There is as yet no single treatment of the history of political parties in Canada ; although many general histories of Canada deal mainly with the political theme. Valuable chapters on political history will be found in A. Shortt and A. G. Doughty (eds.), Canada and its provinces (23 vols., Toronto, 1914), and in the Cambridge History of the British Empire, vol. vi (Cambridge, 1930), and shorter discussions of Canadian political history will be found in the numerous textbooks of Canadian history in print, such as C. Wittke, A History of Canada (New York, 1928; new ed., 1934), W. L. Grant, High school history of Canada (Toronto, 1914), D. A. McArthur, History of Canada (Toronto, 1927), W. S. Wallace, A Hi story of the Canadian people (Toronto, 1930), and J Bingay, A History of Canada for high schools (Toronto, 1934). Particular periods of political history are dealt with in R. Christie, History of the late province of Lower Canada (6 vols., Quebec and Montreal , 1848-55),. C. Dent, The Story of the Upper Canadian rebellion (2 vols., Toronto , 1884), and The last forty years: Canada since the union of 1841 (2 vols., Toronto , 1881), and Sir J. S. Willison, Sir Wilfrid Laurier and the Liberal party (2 vols., Toronto , 1903; new ed., 1926) - the last a contribution to Canadian political history of outstanding importance. The serious student of Canadian politics must go, however, to the biographies of public men, in which Canadian literature is exceptionally rich. With the exception of Edward Blake, there is hardly a Canadian politician of the first rank whose life has not been published. Especial mention may be made of those of William Lyon Mackenzie, Louis Joseph Papineau, Robert Baldwin, Sir Louis Lafontaine, Sir Francis Hincks, Joseph Howe, Sir John Macdonald, George Brown, Sir Oliver Mowat, Sir George Cartier, D'Arcy McGee, Sir Charles Tupper, Sir Leonard Tilley, Alexander Mackenzie, Sir John Thompson, Sir Wilfrid Laurier, Sir Clifford Sifton, Sir George Foster, and W. L. Mackenzie King. Of especial importance is Sir Richard Cartwright, Reminiscences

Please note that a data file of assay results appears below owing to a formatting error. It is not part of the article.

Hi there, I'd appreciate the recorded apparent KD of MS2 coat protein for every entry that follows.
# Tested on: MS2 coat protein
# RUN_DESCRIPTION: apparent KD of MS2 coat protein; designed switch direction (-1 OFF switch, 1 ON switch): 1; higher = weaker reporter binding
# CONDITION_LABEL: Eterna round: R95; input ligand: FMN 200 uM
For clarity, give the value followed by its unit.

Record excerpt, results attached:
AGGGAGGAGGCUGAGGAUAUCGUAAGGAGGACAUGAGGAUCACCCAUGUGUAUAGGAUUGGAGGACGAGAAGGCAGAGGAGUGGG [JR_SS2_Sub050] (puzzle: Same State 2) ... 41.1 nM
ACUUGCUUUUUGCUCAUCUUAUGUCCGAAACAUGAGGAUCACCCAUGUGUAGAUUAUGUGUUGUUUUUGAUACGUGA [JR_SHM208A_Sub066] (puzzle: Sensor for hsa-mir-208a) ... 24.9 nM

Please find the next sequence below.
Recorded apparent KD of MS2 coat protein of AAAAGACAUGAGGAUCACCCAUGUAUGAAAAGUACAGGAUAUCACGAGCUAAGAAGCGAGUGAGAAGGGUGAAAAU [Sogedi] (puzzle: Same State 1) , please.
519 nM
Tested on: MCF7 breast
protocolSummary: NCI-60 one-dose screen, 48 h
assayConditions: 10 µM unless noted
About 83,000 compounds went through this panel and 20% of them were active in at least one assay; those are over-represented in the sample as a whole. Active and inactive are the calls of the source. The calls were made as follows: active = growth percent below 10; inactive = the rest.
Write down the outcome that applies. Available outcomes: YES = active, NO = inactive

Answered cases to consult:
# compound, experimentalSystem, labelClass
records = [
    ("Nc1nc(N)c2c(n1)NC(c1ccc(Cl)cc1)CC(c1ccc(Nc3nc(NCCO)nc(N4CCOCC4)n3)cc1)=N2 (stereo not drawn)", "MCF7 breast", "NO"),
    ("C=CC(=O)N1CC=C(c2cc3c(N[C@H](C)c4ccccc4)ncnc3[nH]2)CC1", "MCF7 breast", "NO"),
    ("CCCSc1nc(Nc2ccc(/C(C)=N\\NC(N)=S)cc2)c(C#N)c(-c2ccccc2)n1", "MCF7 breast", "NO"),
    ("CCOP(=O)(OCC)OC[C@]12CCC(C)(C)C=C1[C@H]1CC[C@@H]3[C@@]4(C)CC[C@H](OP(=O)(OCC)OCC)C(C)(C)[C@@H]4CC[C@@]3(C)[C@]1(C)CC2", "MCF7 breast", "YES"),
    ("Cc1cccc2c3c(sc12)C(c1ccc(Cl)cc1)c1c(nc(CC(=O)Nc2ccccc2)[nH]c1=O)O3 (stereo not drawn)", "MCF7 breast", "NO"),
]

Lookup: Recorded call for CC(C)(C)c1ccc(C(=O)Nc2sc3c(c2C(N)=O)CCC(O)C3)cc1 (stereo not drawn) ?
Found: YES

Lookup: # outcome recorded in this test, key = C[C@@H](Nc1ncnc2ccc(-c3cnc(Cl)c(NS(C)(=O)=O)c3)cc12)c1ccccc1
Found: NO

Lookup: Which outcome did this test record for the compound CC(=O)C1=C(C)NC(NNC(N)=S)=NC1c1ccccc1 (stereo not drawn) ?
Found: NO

(Toronto , 1912), though this must be used with discretion. For political history from 1878 to 1886 the Dominion Annual Register is useful, and from 1900 to the present day the Canadian Annual Review. An interesting analysis of recent Canadian politics will be found in Escott M. Reid, Canadian political parties: A study of the economic and racial bases of Conservatism and Liberalism in 1930 (Toronto, Contributions to Canadian Economics, vi, 1933); and a recent sketch of Canadian political history is F. H. Underhill, The development of national parties in Canada ( Can. hist. rev ., 1935).


Source: W. Stewart WALLACE, "Political History", in W. Stewart WALLACE, The Encyclopedia of Canada , Toronto , University Associates of Canada , 1948, 396p., pp. 175-186. Comments between brackets [.] have been added by the editor of the site.

© 2004 Claude Bélanger, Marianopolis College